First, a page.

P030 Assessing dietetic interventions in inflammatory bowel disease patients

Norman, E.(1)*;Hoque, S.(2);

(1)Whipps Cross University Hospital, Dietetics, London, United Kingdom;(2)Whipps Cross University Hospital, Gastroenterology, London, United Kingdom;


Nutrition can play a role in the management of inflammatory bowel disease (IBD) as well as general nutritional status, however there are many types of dietetic interventions depending on the circumstances. We decided to survey some of the nutrition interventions that IBD patients may be provided with to obtain a general picture of how helpful this is to patients, as well as the effectiveness of having a specific IBD dietetic post.


The inclusion criteria were patients with a diagnosis of IBD, reviewed by the IBD dietitian and patients had to be under the IBD team at Whipps Cross Hospital. Patients were asked if they consented to providing their email address for the anonymous survey link to be sent to. The survey was then emailed to 50 IBD patients. Nine questions were asked on the survey and an internet survey provider was used.


The total response rate was 32% to the survey. The mean age was about 40 years old. 40% of patients were male with the remainder being female. 58% of the patients had Crohn’s disease with the remainder having UC. 100% of patients felt the dietitian involved them in decision making. The results of the following dietetic interventions are only where applicable to patients: 100% of patients rated nutrition support care (including exclusive enteral nutrition for Crohn’s disease) as excellent or good. 100% of patients rated specific IBD dietary advice as excellent or good. 100% of patients rated functional symptoms or irritable bowel syndrome advice as excellent or good. 100% of patients rated artificial nutrition advice as good. 81% of patients felt advice improved symptoms and nutritional state with 13% being unsure. 81% of patients felt advice improved quality of life with 13% being unsure. 81% of patients felt cultural, lifestyle and language needs were considered with 13% being unsure. 100% of patients felt having access to a dietitian was helpful.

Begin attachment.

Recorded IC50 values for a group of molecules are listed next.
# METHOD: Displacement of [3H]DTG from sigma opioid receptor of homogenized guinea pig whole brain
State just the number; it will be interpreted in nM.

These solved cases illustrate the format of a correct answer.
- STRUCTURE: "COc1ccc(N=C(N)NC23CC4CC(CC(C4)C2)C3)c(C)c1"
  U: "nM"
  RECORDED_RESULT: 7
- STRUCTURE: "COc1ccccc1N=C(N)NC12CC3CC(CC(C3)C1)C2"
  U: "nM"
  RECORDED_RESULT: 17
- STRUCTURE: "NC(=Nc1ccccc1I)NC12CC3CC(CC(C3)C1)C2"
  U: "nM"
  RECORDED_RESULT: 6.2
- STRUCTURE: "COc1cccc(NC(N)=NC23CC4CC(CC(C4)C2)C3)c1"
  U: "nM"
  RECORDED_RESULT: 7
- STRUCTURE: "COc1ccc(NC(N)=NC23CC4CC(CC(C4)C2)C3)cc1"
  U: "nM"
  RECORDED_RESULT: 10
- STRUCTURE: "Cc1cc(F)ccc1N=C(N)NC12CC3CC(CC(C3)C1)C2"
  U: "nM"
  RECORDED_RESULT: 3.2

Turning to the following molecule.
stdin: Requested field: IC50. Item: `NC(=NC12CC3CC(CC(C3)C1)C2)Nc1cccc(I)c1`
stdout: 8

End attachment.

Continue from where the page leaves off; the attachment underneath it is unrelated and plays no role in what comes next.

All patients felt that the specific types of dietary care provided were excellent or good, with the majority of patients responding that advice improved symptoms, improved quality of life and that cultural and lifestyle needs were taken into account. All patients found it supportive to have a dietitian as part of the IBD multidisciplinary team. It would be useful in the future to further assess these types of dietetic care, such as exclusive enteral nutrition for Crohn’s disease. These findings support the best practice guidelines for having a dietetic post as part of the IBD team.